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Hello raincity and welcome to AS. It is always so encouraging to see secondary survivors care so much that they join AS. Sharing your own pain and concerns with us does not take anything away from us, quite the opposite. Secondary survivors deserve to get some support as well. It is by no means easy supporting a loved one who has experienced something like this. And by looking after yourself and getting support you will be able to be a better help to your sister. 

I am sorry for what your sister had to endure and that this is part of your reality, too, now. I wish we all didn't have to deal with this. But you and your sister are on the right track. 

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I am happy you found the site Raincity, 

I think your whole world changes when you have to deal with the abuse of someone you are close to. I am glad to hear that your sister is doing well. Take whatever time you need to come to terms with this. It's a very difficult thing to accept and to move forward from. :aswelcomesu:

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I echo what others have said, but also just wanted to share my experience of what DIDN'T help me feel better or supported by loved ones once I disclosed what had happened to me. Of course everyone is different, so your sister may feel differently, but still worth taking a look. And I know you absolutely want the best for your sister! Thanks for trying to do whatever you can to help her.

  • I absolutely hate it when people say "I want to kill him for doing this to you" or "if I ever get the chance, he will suffer..." etc etc. Not only do I not like seeing loved ones contemplate violence in my honor, but it takes the focus off my needs and becomes about the other person's anger. Now if I were to say "I want to kill him" and a loved one said "me, too" it would be different. But the uber-protective approach rubs me the wrong way.
  • Tell her outright (more than once) that you believe her. Not just "oh god I'm so sorry this happened, I love you, I'm here for you" but the words "I believe you" mean a lot to me, since the main reason I don't like telling people is that I have this deep fear of not being believed.
  • Don't pry for details unless she offers them. And if she does share some details, try not to ask clarifying questions - I cannot emphasize how hard it is to share even the smallest details with people and how vulnerable it makes me feel. Reiterate that it was not her fault, and see bullet 2 again. If she shares details, try hard not to cry. It makes the survivor sometimes feel like her story is "too much for others to handle". One of the main reasons I didn't tell people was because I didn't want THEM to be sad that this happened to me. Sometimes you can't help it if the tears come, but cry discreetly and don't make it about how awful you feel to think about what happened.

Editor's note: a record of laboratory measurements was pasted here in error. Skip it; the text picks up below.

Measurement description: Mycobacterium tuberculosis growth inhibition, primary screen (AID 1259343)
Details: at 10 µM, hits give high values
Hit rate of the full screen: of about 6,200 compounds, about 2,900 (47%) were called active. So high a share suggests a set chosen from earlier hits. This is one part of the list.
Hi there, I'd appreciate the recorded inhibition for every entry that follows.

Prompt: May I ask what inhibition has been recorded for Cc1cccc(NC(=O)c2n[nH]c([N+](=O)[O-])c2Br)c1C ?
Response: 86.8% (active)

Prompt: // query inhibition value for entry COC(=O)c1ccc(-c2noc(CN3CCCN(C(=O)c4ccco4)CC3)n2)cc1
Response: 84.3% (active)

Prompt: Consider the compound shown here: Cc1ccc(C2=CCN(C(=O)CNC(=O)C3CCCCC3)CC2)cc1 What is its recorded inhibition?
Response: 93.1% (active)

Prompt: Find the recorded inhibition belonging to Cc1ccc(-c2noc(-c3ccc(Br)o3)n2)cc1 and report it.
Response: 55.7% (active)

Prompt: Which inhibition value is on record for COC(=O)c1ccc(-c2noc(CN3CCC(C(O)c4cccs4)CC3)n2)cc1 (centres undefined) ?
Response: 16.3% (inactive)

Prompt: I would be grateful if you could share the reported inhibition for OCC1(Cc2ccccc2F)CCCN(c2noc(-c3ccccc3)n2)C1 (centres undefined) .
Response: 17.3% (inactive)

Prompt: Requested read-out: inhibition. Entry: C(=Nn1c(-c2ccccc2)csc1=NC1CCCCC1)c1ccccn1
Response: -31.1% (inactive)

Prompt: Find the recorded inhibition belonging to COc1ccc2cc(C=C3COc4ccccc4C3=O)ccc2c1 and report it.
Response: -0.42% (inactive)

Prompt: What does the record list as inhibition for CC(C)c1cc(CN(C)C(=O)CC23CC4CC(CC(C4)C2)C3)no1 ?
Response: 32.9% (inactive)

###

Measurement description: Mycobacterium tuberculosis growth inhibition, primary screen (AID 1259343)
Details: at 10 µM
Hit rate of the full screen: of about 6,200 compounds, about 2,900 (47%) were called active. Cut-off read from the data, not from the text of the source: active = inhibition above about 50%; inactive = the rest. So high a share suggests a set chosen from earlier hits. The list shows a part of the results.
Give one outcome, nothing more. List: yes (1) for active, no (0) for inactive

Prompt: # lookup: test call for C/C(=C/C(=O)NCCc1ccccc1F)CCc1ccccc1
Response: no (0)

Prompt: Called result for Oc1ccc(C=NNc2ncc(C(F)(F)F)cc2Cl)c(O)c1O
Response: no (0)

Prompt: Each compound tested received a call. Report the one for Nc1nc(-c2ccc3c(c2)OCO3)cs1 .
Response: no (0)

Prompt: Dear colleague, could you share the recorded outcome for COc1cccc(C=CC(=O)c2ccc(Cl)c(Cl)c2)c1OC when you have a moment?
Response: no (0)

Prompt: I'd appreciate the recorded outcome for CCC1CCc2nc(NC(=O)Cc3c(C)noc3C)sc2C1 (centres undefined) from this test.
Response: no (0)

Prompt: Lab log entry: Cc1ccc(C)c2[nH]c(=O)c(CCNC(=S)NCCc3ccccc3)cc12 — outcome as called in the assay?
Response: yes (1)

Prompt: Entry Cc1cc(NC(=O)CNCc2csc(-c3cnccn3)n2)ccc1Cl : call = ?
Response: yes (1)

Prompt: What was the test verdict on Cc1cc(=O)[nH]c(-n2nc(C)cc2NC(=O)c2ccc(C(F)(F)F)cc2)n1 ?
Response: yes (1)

• Try very hard not to treat her overly gently. She is strong. She has lived with this for years. She is the same person she always has been. She doesn't need your pity. She has overcome a lot on her own. Don't see her as this fragile person in need of being coddled. It's confusing because she might feel fragile, but just because I feel fragile doesn't mean I want others to treat me this way.
  • Don't offer too many suggestions. Trust me, she has thought about all her options, she has researched and read and has most likely sought the kind of help that she is comfortable with. Don't suggest "maybe take a self-defense class" or "how come you aren't going to therapy?" etc. I would say the exception to this rule is if you are really worry she's self-medicating or self-harming or truly in a deep crisis.
  • Do not, I repeat, do not question why she didn't report the crime (if this applies). Under no circumstances should you suggest that maybe she could have handled things differently or better. I know the chances are so slim that you'd do this, but sometimes loved ones feel so impotent that they just want to offer solutions, and what it feels like to the survivor is "you did something wrong here".
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  • 2 weeks later...

Hi and welcome to AS! I hope you find our community informative/supportive. I wish you well on your healing journey.